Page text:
Five generations of the same family lived and worked on Squaw Creek Ranch, and the house they built reflects their life and times. “It’s an 1880s pioneer homestead in the Texas Hill Country,” says design/build remodeler Richard Laughlin.
Beginning as a simple gabled structure with walls of locally quarried limestone, the house grew in stages. An 1891 photograph shows a stone addition that gives it a broken-back saltbox profile. A second wood-framed addition across the rear dates from the 1970s, Laughlin says. “Up until that point, there was no indoor plumbing.” The home’s original wiring probably wasn’t much older than that, he adds.
Reflecting the pioneer era in which it was built, the original homestead had a simple configuration: two rooms downstairs and a loft above. Later additions doubled the footprint but created a boxy jumble of rooms on the first floor.
In updating the house, Laughlin devoted its stone-walled core to daytime living spaces. Enlarged arched openings permit an easy flow from the kitchen to the living and dining rooms. French doors open the dining room to a new screened porch. A two-bedroom suite fills the wood-framed 1970s-era addition at the rear, while a generous master bedroom suite occupies the entire second-floor loft.
Best of Both Worlds
Hired by the property’s new owners, who raise cattle and exotic game animals on the ranch and plan to retire there, Laughlin took the project in two directions at once.
First he stripped away decrepit 20th-century finishes to expose the building’s handsome historical bones. Then, using a combination of salvaged materials and advanced building technology, he updated the building to contemporary standards of comfort and performance while highlighting the handiwork of its original masons and carpenters.
For both aesthetic and environmental reasons, Laughlin uses existing and recycled materials as much as possible in his remodeling projects. And this house made an ideal subject for that approach. “Basically, we tried to save everything of a historic nature that we could and then used salvaged materials wherever possible,” he says.
Where his floor plan called for new openings in the existing masonry walls, “we were very careful to salvage all the original stone door jambs and reuse them as arch lintels,” Laughlin says. Not only did that yield a perfect match of color, grain, and texture, “it also shows respect for the original craftsmen to reuse all their hand-tooled stones.” Limestone — the most emblematic of Texas Hill Country building materials — was exposed as Laughlin removed the plaster to reveal the home’s original 18-inch–thick limestone masonry walls, giving the interior a rustic shot of historic authenticity.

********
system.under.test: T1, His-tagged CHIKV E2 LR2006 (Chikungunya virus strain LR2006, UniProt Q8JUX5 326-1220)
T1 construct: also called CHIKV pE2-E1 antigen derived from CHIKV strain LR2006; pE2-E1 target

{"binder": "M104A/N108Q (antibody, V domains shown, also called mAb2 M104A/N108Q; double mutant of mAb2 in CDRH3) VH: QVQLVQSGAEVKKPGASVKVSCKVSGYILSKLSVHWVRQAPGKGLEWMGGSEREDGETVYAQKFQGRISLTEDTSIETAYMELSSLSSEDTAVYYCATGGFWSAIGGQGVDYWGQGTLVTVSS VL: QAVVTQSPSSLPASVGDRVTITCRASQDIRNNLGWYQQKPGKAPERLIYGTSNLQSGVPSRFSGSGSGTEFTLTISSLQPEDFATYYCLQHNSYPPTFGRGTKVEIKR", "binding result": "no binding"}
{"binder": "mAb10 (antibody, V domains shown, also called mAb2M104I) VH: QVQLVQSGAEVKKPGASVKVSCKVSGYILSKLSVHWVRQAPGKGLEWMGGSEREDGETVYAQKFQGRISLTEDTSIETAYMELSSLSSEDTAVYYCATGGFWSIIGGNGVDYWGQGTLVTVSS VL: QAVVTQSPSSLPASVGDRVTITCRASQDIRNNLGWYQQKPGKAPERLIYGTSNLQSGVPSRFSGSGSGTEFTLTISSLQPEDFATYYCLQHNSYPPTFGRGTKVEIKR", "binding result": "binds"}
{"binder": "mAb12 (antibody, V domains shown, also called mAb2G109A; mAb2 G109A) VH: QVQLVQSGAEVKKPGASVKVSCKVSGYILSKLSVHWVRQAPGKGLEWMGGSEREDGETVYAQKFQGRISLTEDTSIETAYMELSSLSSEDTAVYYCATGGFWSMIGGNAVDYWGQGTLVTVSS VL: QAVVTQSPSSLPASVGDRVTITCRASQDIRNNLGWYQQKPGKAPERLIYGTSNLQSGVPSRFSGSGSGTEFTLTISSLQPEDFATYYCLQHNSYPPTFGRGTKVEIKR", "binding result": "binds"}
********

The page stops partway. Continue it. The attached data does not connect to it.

When Laughlin’s crew gutted the interior, they uncovered evidence of an outdoor stair that had once climbed the back wall to the second-floor loft. “The kids actually had to go outside to get upstairs,” Laughlin says. Relocating a later, indoor, stair, Laughlin built the home’s third, along that same once-exterior wall. For the hand rail, Laughlin says, “we salvaged some wagon-tire iron.” Paint Rock, Texas–based blacksmith Randy Kiser unrolled the iron and hammered it flat, and Laughlin mounted it on pins drilled into the stone. Such repurposing “was common in the old days,” Laughlin says. “That’s what the blacksmiths had on hand — wagon-tire stock — and they used it for a lot of things.”
The existing first-floor structure — rotting log sleepers laid directly on the soil — could not be salvaged, but the existing flooring was sound. Laughlin gutted the floor, poured a mud slab with a vapor barrier to isolate the building from ground moisture, and reinstalled the original flooring on new sleepers. Some of the old cedar porch posts also were rotting, so he trimmed off their bottom ends and set each one on a stone plinth. A dilapidated barn on the site supplied stone and timbers for the new screened porch.
One of the first steps in restoring the building’s 19th-century authenticity was removing the gypsum board ceilings on the first floor to expose the original joists and decking above. “They had a nice lime wash on them,” says Laughlin, who also found that the joists had a hand-planed bead at each bottom edge. “You see how much different the craftsmanship was back then,” he says. “Even when things were harder, it seems like they built things nicer. It’s always amazing to see the accuracy and attention to detail.”
But Laughlin proves that contemporary remodelers have their moments too. “To preserve that downstairs ceiling, we went on top of the original floor and built a 6-inch sandwich to run all the wiring and plumbing,” he says. Hung with antique and period-reproduction light fixtures below and decked with salvaged pine flooring above, the assembly marries rustic purity and modern convenience without compromising either value. —Bruce Snider is senior contributing editor at CUSTOM HOME and RESIDENTIAL ARCHITECT, sister publications of REMODELING.